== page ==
World Bank chief warns of deepening poverty aAmid growing rich-poor divide


The newly appointed head of the World Bank expressed concerns about the widening gap between rich and poor nations and its potential to exacerbate poverty in the developing world.

The global economy continues to grapple with the aftermath of the COVID-19 pandemic and the repercussions of Russia’s conflict in Ukraine, which have adversely affected global fuel and commodity prices. Furthermore, climate change has disproportionately impacted the most vulnerable countries that are least equipped to deal with its consequences.

The G20 discussions were prompted by Russia’s decision on Monday to halt critical grain exports from Ukraine through the Black Sea, eliciting outrage from the United Nations. The international body warned that millions of the world’s poorest people would bear the brunt of this action.

Joachim Nagel, the chief of the German central bank, criticized Russia’s withdrawal from the Black Sea-Ukraine initiative, highlighting the incongruity of discussing assistance for vulnerable countries while such actions were taking place. Many countries at the meeting held Russia accountable for its decision.

Enoch Godongwana, the Finance Minister of South Africa, cautioned that the cessation of grain exports would likely result in increased food prices, disproportionately affecting poorer nations.

World Bank President Ajay Banga expressed his apprehension that the lack of progress in addressing the rich-poor divide was exacerbating the divisions within the global economy. He emphasized the need for unity at a time when mistrust was driving a wedge between the Global North and South. Banga, an Indian-born naturalized American citizen, who assumed his position last month after being nominated by US President Joe Biden, acknowledged that developing countries were shouldering the consequences of global prosperity. He expressed concerns that promised resources might be diverted to Ukraine’s reconstruction, that energy regulations were not uniformly enforced, and that poverty could continue to afflict future generations.

Banga stressed that developing nations, with their high percentage of young people, possess immense potential if provided with access to education and employment opportunities. Failure to tap into this potential would transform the demographic dividend into a significant challenge for these countries.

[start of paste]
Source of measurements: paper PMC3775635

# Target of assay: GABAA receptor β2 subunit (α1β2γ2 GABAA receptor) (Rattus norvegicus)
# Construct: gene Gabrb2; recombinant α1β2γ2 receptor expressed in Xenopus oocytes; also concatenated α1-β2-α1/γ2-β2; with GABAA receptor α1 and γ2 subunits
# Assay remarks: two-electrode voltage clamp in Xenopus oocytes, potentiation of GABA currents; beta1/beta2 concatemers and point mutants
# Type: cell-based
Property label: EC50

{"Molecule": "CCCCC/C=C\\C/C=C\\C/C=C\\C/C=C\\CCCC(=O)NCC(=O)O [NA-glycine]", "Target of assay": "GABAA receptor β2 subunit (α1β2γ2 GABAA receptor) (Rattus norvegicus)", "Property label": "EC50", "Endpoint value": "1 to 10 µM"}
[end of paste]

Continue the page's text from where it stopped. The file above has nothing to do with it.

The World Bank, in its efforts to foster growth and employment, is working towards increasing its financial capabilities, including by raising hybrid capital from shareholders. However, Banga emphasized that future economic development should not come at the expense of the environment, as another period of emission-intensive growth would be unsustainable.

The United States has proposed reforms for multilateral lenders, including the World Bank and other regional institutions, with the potential to unlock $200 billion over the next decade.

Debt restructuring for low-income nations emerged as a significant focus for the G20 major economies. Banga reiterated that addressing the debt challenge was of utmost importance. China, a major lender to stressed low-income countries in Asia and Africa, has thus far resisted adopting a one-size-fits-all debt restructuring approach. This resistance may be due, in part, to the considerable investments China has made in developing nations and the potential losses it could incur as a result, according to South Africa’s Godongwana.

The G20 discussions also encompassed reforms for multilateral development banks, regulations surrounding cryptocurrencies, and easier access to financing to mitigate and adapt to the impacts of climate change. Additionally, the meeting touched upon the recent agreement reached by 138 countries regarding a fairer distribution of tax revenues from multinational corporations. This agreement, particularly relevant for technology companies, aims to prevent profit shifting to low-tax jurisdictions where these firms conduct only a small fraction of their operations.

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